Bismarck was different again.  He understood that the Revolution of 1848 had inaugurated a new political epoch, one that made rulers appear ever more helpless when faced with great historical forces.  Bismarck realized that one could at best steer these forces, but attempting to constrain them fully was quixotic, if not ruinous.  For Bismarck, the temporal dimension was nevertheless of immense importance.  Clark attributes the Iron Chancellor’s success to his ability to focus on the moment as a central category of statesmanship.  For Bismarck, the moment of decision, not the general philosophy, was load-bearing. He intervened in history any number of times—momentously, for example, in his decision to anchor universal manhood suffrage in the constitution.  In these moments, Bismarck was supremely non-ideological, much to the chagrin of supporters and opponents alike.  In Clark’s interpretation, Bismarck’s temporal frame was of immense importance to such history-changing, if momentary decisions.  Bismarck, according to Clark, saw history as developmental, not progressive in the sense of movement in a single direction or towards an ultimate goal.

Clark’s interpretation of Bismarck as not imaging an ultimate goal is a subtle critique of the Borussian tradition, which imagines state power as that goal.[4] A temporality fixated on the future also defined the gulf between Bismarck and Hitler.  It was, according to Clark, the Nazi dictator who thought primarily in terms of end goals.  He spoke of prophecies, end states, final solutions, and an Endkampf.  This made him fundamentally different than other fascist leaders, like Benito Mussolini, who were anxious to align themselves with the general sweep of modernity.  For Hitler, the state was not the end, but merely a means to the preservation and extension of the Germanic race.  Hitler’s temporal register was indeed future oriented, but with the added sense of being a rejection of history, or at least the post-Westphalian, state-centered, history with which Clark’s book begins.

This brief recounting does not do full justice to subtle complexities of Clark’s arguments.  These arguments are conceptually sophisticated, forcefully presented, and persuasive on many levels.  With respect to the Third Reich, however, there remains an open question as to the relationship between ruler and regime, and how, in this interplay, history actually unfolded.  The word ‘final solution,’ for example, fits Clark’s cogent analysis of Hitler’s basic eschatological stance.  But the word itself did not always mean what we now take it to mean.[5] Originally it pointed to expulsion, not genocide.  Hitler’s so-called “Second Book,” while never published in his lifetime, was full of medium-range foreign policy prescriptions about continental, not world, or end-state hegemony.[6] Of course, how the rhetoric of the Third Reich functioned is an open question. But for the temporal turn, it does raise the broader issue of whether and how historians can appropriate the rhetoric of the age of the extremes to gage its underlying sense of time.  However we answer this question, Clark has offered a rich and compelling analysis that will influence the very grammar with which we write political history.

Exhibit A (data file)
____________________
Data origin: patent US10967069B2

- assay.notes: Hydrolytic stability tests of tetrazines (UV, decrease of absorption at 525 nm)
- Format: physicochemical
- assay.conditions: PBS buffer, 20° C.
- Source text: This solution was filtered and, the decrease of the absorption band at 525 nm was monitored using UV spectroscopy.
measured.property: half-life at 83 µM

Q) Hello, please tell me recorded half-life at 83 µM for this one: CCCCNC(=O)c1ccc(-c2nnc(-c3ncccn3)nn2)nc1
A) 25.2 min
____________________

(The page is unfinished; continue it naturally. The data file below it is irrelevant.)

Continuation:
Helmut Walser Smith is the Marth Rivers Ingram Professor of History and the author of Germany.  A Nation in its Time.  Before, During, and After Nationalism, 1500-2000 (W.W. Norton, 2020).



[1] Central inaugurating texts of the “turn,” if it may be called that, can now be found in Reinhart Koselleck, Zeitschichten (Frankfurt am Main: Suhrkamp, 2000).

[2] See, most recently, Christopher Clark, Iron Kingdom: The Rise and Downfall of Prussia, 1600-1947 (Cambridge: Harvard University Press, 2009); Clark, The Sleepwalkers: How Europe Went to War in 1914 (New York: Harper Collings, 2012).

[3] Koselleck, Zeitschichten (fn.1); François Hartog, Regimes of Historicity.  Presentism and Experiences of Time, trans. Saskia Brown (New York: Columbia University Press, 2015).

[4] For a brief, if scathing, account of what is also known as “the Prussian school” of history, see George G. Iggers, The German Concept of History.  The National Tradition of Historical Thought from Herder to the Present (Middletown: Wesleyan University Press, 1968), 90-123.

[5] Mark Roseman, The Villa, The Lake, The Meeting: Wannsee and the Final Solution (New York: Metropolitan Books, 2002).

[6] Gerhard L. Weinberg, ed. Hitler’s Second Book.  The Unpublished Sequel to Mein Kampf, trans. Krista Smith (New York: Enigma Books, 2003).